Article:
Mahindra Profit Misses Estimates as Raw Material Costs Climb
Mahindra & Mahindra Ltd. (MM), India’s largest maker of sport utility vehicles and tractors, reported profit that missed analyst estimates for a fourth straight quarter as rising raw material costs offset higher sales.
Net income, excluding subsidiaries, fell to 6.62 billion rupees ($134 million) in the three months ended Dec. 31 from 7.35 billion rupees a year earlier, the Mumbai-based company said yesterday. That compares with the 6.84 billion-rupee median of 32 analysts’ estimates compiled by Bloomberg. Sales climbed 37 percent to 83.3 billion rupees.
The maker of Xylo and Scorpio vehicles spent 45.8 billion rupees, or 21 percent more on raw materials in the quarter, according to the statement. Mahindra, which raised prices by as much as 3 percent last month, said yesterday it expects margins will continue to be under pressure.
“Higher costs of inputs like rubber and steel have dented profit margins,” said Umesh Karne, an analyst at Brics Securities Ltd. in Mumbai. “Margin pressure is likely to continue, especially because of high prices of steel.”
Mahindra fell 2.9 percent to 689.65 rupees at the close in Mumbai trading. The stock had the biggest percentage drop on the 10-company BSE India Auto Index. The benchmark BSE India Sensitive Index dropped 0.5 percent.
Operating margin, which tracks the percentage of sales less operating costs, was 12.2 percent last quarter, Mahindra said.
“We have not been able to pass on the increase in raw materials costs to customers entirely,” Pawan Goenka, the president of Mahindra’s automotive business, said at a press conference in Mumbai. “The way material costs have moved has impacted our profitability.”
Steel prices increased by an average of 3.5 percent in the quarter ended Dec. 31, according to data from Steel Business Briefing.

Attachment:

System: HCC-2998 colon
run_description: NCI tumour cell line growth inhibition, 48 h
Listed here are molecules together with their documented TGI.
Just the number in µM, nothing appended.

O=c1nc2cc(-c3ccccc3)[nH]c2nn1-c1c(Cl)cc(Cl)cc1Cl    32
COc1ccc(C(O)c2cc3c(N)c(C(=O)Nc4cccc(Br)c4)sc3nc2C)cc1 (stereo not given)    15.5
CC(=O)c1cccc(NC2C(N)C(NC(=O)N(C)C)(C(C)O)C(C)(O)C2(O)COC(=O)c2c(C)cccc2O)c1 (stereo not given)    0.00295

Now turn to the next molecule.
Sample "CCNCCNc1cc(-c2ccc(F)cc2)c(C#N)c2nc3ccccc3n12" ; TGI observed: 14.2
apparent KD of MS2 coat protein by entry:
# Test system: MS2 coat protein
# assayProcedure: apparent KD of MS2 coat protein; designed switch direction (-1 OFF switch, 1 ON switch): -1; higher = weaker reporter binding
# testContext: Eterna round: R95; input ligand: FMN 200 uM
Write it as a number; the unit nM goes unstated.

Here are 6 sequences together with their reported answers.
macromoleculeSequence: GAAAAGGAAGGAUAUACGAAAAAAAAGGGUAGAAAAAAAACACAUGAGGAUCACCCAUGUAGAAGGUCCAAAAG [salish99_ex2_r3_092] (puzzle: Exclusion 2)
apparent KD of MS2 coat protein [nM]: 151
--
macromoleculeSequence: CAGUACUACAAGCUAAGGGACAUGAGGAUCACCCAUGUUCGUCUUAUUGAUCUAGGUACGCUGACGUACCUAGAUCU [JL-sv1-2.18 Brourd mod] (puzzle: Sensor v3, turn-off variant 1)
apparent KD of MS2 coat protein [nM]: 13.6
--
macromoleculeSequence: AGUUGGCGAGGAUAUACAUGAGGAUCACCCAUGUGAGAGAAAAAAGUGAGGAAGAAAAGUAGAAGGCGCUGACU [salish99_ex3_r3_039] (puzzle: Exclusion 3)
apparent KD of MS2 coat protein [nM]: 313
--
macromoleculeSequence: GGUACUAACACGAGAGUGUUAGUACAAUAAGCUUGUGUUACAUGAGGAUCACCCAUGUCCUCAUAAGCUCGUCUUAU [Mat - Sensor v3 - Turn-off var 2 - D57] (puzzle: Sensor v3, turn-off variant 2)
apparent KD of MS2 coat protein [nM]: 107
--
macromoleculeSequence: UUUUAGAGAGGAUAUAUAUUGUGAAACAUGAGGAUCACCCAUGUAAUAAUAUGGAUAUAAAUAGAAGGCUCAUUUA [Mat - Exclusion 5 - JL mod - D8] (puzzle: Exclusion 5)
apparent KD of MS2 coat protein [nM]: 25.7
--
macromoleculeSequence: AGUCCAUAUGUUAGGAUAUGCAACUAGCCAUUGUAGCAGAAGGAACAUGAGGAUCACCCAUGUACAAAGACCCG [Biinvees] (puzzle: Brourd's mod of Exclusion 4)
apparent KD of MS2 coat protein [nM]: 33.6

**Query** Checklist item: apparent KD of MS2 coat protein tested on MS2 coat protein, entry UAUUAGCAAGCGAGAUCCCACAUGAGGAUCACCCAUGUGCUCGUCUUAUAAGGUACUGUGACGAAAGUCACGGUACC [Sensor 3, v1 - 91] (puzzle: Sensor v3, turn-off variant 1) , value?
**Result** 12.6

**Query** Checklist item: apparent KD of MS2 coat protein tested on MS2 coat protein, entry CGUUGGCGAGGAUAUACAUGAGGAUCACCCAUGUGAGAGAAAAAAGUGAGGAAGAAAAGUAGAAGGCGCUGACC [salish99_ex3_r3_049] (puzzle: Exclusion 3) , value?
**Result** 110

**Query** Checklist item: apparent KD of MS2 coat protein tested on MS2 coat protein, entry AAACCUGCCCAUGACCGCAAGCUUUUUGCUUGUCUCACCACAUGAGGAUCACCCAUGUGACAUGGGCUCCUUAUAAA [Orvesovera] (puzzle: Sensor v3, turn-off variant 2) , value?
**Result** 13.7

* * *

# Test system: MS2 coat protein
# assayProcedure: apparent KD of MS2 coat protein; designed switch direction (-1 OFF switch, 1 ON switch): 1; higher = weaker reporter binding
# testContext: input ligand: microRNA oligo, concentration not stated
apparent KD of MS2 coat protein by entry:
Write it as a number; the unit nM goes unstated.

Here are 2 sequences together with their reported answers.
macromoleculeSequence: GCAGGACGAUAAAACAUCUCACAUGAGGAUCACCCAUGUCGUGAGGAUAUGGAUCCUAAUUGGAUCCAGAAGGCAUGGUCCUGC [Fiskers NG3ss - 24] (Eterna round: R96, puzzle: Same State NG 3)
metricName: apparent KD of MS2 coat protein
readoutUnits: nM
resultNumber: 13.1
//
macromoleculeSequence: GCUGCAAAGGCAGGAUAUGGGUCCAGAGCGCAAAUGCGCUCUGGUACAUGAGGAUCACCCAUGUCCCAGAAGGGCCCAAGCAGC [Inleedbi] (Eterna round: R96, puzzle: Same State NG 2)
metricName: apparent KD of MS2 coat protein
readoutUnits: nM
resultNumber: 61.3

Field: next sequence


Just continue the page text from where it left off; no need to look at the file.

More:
The utility-vehicle maker, which introduced the XUV500 sport-utility vehicle last year to compete in the premium SUV market, said yesterday bookings for the model had exceeded 25,000. Priced between 1.1 million rupees and 1.36 million rupees, the XUV500 initially received 8,000 orders in 10 days.
Mahindra, which sold 51,702 passenger utility vehicles in the quarter, or a 23 percent jump from a year earlier, said sales of its tractors in India grew 12 percent to 62,342 units, compared with an industrywide increase of 12.7 percent.
“The product mix is inherently not improving as the company sold fewer tractors which are higher margin products,” Mahantesh Sabarad, an analyst with Fortune Equity Brokers India Ltd. who has a “hold” rating on Mahindra, said. “Going forward, price increases will help improve margins.”
The Reserve Bank of India raised key interest rates 13 times since the start of 2010 to rein in inflation, driving down demand for vehicles in a country where about 80 percent of such purchases are funded by loans.
The Society of Indian Automobile Manufacturers last month cut its annual local passenger-car sales forecast, the third such reduction, projecting deliveries may not grow for the first time in nine years after higher borrowing costs damped demand.
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